Why is it so difficult to be with what is?  Because to be with what is, is to know, we are human, fallible and at some point, life will end.  I have been privileged. Over the last 20 years my work as a physician has provided ample opportunity to befriend death.  Death, like many other human experiences, is universal but also unique and deeply personal. There is something mysterious and sacred about the end of life that is true in equal measure about the beginning of life.  Both are transitions.  Both are inevitable.  It is difficult to stand with patients and their loved ones in the sea of not knowing with waves of uncertainty rolling in, death in the distance.  No escape.

But, I have learnt, if we can be with what is, change will come.  Vulnerability can be a door to authenticity and connection.  The outcomes unfold, is held and managed to the best of our abilities with the resources and skills at hand.  The unknown is respected and accepted.  We surrender and allow life to be.  We let go and step out of the way. Peace.  This is the journey to trust.  Love and faith will be our guide to the other shore.




Dayavati's garden
Sangha Highlights

 

Every other Tuesday at 6:30 pm (Toronto, EST) from the beginning of September to the end of June the Amida Mosaic Sangha, gathers online. We are a sangha stretchng across Canada and the US. Our format begins with centering meditation followed by a short reading that has been chosen by Prajna or Daya. The reading is sent out prior to the gathering so participants have adequate time to consider it. In a stone passing process each participant reflects on the personal spiritual meaning of the reading and the challenges and supports it may offer to living in faith. Rich and thoughtful insights are shared and received.  It is a unique gathering promoting spiritual friendship and sacred listening.  The sangha concludes with chants, prayers and dedication of merit. While we currently meet online, the intention is to someday resume offering gatherings in person as well.  Contact Daya or Prajna for further information.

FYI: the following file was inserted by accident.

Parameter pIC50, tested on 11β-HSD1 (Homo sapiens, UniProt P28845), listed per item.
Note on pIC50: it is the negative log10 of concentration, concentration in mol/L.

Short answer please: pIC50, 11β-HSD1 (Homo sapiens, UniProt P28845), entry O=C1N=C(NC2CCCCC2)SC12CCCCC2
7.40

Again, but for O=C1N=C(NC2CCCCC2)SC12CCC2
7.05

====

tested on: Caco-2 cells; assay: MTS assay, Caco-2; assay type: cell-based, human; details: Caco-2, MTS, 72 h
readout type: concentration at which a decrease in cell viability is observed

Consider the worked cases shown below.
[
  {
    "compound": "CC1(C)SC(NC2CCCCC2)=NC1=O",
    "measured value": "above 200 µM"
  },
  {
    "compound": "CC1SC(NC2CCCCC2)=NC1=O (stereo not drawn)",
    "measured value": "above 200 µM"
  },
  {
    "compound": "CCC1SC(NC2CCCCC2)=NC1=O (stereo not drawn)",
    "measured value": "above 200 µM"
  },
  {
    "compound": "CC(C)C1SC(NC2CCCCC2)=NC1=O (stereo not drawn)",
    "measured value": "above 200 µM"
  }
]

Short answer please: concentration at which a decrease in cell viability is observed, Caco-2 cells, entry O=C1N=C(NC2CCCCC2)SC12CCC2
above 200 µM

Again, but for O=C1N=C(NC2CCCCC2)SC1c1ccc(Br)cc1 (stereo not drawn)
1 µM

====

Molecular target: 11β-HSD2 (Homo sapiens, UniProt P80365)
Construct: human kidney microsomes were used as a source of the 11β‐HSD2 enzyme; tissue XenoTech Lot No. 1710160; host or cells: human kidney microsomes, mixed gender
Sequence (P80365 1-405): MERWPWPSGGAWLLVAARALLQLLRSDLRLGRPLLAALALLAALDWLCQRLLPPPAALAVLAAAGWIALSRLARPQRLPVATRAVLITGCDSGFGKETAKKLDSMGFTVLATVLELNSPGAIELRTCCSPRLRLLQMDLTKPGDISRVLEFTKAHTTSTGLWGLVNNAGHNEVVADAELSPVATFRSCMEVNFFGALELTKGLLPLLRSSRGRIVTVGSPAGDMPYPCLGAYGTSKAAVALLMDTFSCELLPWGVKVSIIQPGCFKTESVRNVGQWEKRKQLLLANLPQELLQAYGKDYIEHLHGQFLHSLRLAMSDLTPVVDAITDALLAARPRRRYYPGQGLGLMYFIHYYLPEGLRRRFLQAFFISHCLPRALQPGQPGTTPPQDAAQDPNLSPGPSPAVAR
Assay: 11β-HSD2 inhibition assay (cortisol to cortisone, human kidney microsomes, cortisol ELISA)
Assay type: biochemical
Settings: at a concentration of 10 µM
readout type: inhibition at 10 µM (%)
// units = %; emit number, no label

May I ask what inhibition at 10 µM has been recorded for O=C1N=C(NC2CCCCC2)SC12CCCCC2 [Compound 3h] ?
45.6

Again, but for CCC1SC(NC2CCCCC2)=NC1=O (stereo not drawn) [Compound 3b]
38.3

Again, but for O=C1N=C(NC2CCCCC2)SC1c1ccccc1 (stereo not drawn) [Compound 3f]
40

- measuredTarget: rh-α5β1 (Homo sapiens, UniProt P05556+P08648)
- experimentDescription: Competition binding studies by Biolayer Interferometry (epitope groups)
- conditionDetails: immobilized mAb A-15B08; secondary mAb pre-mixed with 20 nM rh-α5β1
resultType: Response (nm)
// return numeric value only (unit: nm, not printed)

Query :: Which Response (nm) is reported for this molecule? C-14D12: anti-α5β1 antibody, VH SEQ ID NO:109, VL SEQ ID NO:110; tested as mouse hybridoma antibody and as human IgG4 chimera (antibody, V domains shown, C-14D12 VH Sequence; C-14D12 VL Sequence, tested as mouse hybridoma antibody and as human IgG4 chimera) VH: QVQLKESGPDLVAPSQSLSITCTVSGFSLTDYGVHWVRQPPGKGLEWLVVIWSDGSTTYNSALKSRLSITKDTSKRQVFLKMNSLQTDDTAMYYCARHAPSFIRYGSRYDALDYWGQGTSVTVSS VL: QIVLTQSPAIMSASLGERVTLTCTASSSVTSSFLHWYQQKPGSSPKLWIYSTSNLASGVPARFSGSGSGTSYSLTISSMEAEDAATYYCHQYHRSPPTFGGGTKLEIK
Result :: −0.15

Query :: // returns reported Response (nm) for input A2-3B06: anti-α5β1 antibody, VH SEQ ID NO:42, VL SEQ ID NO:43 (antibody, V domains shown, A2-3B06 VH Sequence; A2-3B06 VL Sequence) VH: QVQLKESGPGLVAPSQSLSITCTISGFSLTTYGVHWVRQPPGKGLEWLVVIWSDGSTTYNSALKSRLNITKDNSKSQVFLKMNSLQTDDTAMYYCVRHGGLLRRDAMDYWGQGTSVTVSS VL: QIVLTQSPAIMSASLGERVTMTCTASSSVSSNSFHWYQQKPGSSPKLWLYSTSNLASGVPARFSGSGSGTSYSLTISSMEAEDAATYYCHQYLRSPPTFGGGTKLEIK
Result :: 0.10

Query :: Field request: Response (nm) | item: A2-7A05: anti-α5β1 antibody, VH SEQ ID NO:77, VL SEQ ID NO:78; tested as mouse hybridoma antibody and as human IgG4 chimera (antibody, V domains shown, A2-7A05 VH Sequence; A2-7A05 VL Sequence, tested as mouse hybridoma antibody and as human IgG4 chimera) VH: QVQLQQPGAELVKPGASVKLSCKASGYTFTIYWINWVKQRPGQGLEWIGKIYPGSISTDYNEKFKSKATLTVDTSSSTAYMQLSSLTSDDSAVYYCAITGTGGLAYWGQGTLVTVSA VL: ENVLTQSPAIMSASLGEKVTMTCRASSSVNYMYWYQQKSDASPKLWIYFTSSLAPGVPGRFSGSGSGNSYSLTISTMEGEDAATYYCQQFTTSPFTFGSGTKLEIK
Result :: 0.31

Schedule

Please refer to the website calendar for a complete list of gatherings, detailed information and zoom links. 

If you have any questions about what we offer please contact: Susthama 


Important Dates

Upcoming 2021 Order meetings alternating between Saturday and Sunday on:
July 11, August 14, September 12, October 9, and November 14. 
All meetings are held at 5p.m (UK time). Zoom link will be sent by email.

Bodhi Retreat: December 8 - 12, 2021. Stay tuned for more details.

 
Order of Amida Buddha Website
A huge thank you to everyone for their contributions to support Suvidya's family in Delhi. We reached our aspiration of raising £500 and sent it to Siddharth and Suando in June. 
 
Recommendations

Do you have a book, movie, podcast, etc., you think we might enjoy?  Please let us know about them!

Movies

Nomadland - 2020 Academy award winner ~ Best Picture.  A portrait of intinerant lives. Slow paced and beautifully crafted. 
 Prajnatara

Books

Braiding Sweetgrass - Robin Wall Kimmerer.  An exquisite exploration of nature and wholesome relationships, authored by a botonist and indigenous story teller.  

Dayavati  and Prajnatara

Shapers of Japanese Buddhism  - Yusen Kashiwahara, Koyu Sonoda. Excerpt from Amazon: More than thirteen centuries of clergy, laity, and social conditions interacted to mold Japan's Buddhism. Today's resulting characteristics, which distinguish it from its mainland sources, include a proliferation of independent sects, emphasis on religion for lay members, and de-emphasis of clerical codes. The twenty main biographies and seventy-five sketches presented in this book reveal both the individual and social aspects of Buddhist evolution...." Prajnatara



Useful Links

Meetings and services that are provided by the Order: Meetings and Services 

Pastoral letters by Reverend Susthama:  Pastoral Letters 

The hymns and texts used in the services: Nien Fo Service Book

Support for Amida India: Please Donate Here

Friends of Amida On-line sangha: Vajra or Susthama

Amida Mosaic Sangha, Canada and USA: Daya or Prajna

North Birmingham, Home Group, UK: Karmadeva

Birmingham Sangha, UK: Sanghamitra


Amida Spain: Ganendra

Amida Belgium: Vajra

Amida Israel: Pundarika or Vimlishri 

Amida Hawaii, US: Ananda

Amida India: Suanda

 

About Us
 
The Order of Amida Buddha, is an international Devotional Pureland Buddhist Community dedicated to nurturing faith, offering fellowship, and inspiring compassionate care for our world.  We are ordained and lay, seeking individually and collectively to bring the Light of Amida into our world.

"Friends", are Amida-shu or Amida-Kai members and are affiliated through heart and practice with the Order of Amida Buddha. 


We welcome you to to learn more about us and to join in our weekly devotional services as well as other events as outlined on our website. www.amidashu.org

 

Copyright © 2021 Order of Amida Buddha, All rights reserved.
Our mailing address is:
Flat 6, Turin House, Venice Ave
Watford, WD18 7BW
Contact email:
susthamakim@gmail.com

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Amida Mosaic · 16 Ravenglass Cres. · London, ON N6G 4K1 · Canada